disney+

Disney+ was released on Nov. 12. It is home to all movies and TV shows owned by the Disney franchise, including Marvel movies. 

Picture this: You’re wrapped up in a fluffy blanket, a mug of hot cocoa in hand, Christmas lights glowing on your wall and a Christmas special of "Hannah Montana" is playing on the television. You follow that special with "Good Luck Charlie: It’s Christmas" and finish it off with "Mickey Mouse: Once Upon a Christmas." 

Everything about this picture points to the early 2000s, but it’s not. It’s 2019 and you’re less than a month away from a brand-new decade. 

Disney+ was released on Nov. 12, and while its target audience may have been kids between the ages of 3 and 13, the all-things-Disney streaming service can be found on the TVs of college students across the country. You may be thinking, “Sure, it’s fun to relive your childhood a little bit,” but to us, it’s so much more. 

For a generation that grew up in the warm embrace of Disney, the icy claws of adulthood are a lot less inviting, especially approaching a new decade. A decade that, for anyone born in 2000, means the start of our 20s. The start of sitting at the “adult table” at Thanksgiving and actually enjoying it. The start of realizing we sound just like our mothers. 

We’re on the cusp of someday saying, “When I was your age."  While that one may be a bit farther out, the start of a new decade means the end of our childhood.   

Not if Disney has anything to say about it. 

“These movies and shows that are on Disney+ take us back to those times when life was a whole lot simpler,” sophomore Destiny Fonseca said.

I remember when watching Alex Russo fight for her werewolf boyfriend Mason on "Wizards of Waverly Place" was the epitome of true love. Now the realities of dating in 2019 hit me hard like a wrecking ball, to quote post-Disney Miley Cyrus. Who wouldn’t want to crawl back to Phineas and Ferb’s backyard where our biggest concern was, where is Perry?

That being said, what is the impact of delving so deeply back into our childhood in the form of hours of binging?

“There is a lot of stress on our generation as a whole to achieve a higher education which seems to have had a catastrophic effect on our mental health, with other contributing factors as well,” said Fonseca. “But with Disney+, if we are able to go back and revisit a time when we were happy and stress-free, it could allow us to have that escape we need just to get us through the day.”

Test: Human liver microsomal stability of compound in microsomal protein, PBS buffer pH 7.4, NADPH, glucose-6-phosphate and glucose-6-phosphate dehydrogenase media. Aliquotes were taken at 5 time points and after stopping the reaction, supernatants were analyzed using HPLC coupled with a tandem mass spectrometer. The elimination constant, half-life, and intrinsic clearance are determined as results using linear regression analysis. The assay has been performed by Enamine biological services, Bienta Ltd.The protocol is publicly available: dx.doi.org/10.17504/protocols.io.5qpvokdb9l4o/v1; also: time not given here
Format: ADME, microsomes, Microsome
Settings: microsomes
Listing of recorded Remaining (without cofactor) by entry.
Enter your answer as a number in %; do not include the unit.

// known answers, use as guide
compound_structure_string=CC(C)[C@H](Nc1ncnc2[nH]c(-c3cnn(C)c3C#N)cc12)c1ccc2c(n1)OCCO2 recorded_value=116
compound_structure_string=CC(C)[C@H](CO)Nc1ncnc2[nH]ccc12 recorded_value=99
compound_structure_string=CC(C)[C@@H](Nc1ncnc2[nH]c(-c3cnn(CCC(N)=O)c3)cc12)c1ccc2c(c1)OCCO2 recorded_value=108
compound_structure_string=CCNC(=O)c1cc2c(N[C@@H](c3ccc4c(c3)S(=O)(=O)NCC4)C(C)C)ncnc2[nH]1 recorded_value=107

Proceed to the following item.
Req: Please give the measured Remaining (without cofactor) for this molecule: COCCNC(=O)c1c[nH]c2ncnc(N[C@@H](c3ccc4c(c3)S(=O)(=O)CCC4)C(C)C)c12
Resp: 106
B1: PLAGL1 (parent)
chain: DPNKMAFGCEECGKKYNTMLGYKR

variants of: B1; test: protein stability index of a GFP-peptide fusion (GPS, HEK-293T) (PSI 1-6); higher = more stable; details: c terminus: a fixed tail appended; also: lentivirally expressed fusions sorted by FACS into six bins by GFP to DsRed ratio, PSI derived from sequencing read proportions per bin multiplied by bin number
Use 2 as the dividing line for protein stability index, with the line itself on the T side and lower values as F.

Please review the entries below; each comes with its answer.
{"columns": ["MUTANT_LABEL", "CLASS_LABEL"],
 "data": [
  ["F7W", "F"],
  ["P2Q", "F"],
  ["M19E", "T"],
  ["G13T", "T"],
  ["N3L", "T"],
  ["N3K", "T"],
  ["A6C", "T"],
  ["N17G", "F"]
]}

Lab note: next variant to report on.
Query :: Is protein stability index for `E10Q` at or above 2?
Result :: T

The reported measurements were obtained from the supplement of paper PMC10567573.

It may come with some disconnect and maybe even lead to some emotional backtracking but it’s no different than the occasional glass of Martinelli's Sparking Cider after a long day. It makes things just a bit more manageable. 

While Disney+ holds a special place in the hearts of young adults, it definitely doesn’t fail to touch everyone. Even people who’ve had a real job and a functioning bank account for years can find something from their childhood in the “Out of the Vault” section.

“Since Disney has been so transgenerational, every person has a Disney movie that has a connection to them,” junior Kelli Taylor said.

Disney+ gives us the potential to keep those connections going as we now have a record of every Disney movie to pass on to the next generation. 

“I have always wanted to show all the original Disney movies to my children and once we started losing all the VHS tapes and scratching the CDs, I started to lose hope that my kids would ever have the same experience I did growing up,” Fonseca said. 

The same movies that made childhood so magical and adulthood so tolerable will now fill our own children’s worlds with glossy animation, a lifetime of happiness and, eventually, their own glittering nostalgia. 

“Awe, cute, memories,” a sentiment expressed by Taylor, perfectly encapsulates the feelings surrounding the release of Disney+. 

While it may not be the most “responsible" thing to do, I recommend slapping a Hannah Montana wig on your adult problems for one night and getting back to your Disney roots. 

The early 2000s are calling your name and, for the sake of your well-being, I think you should answer. 

Thea Skokan is a staff writer.

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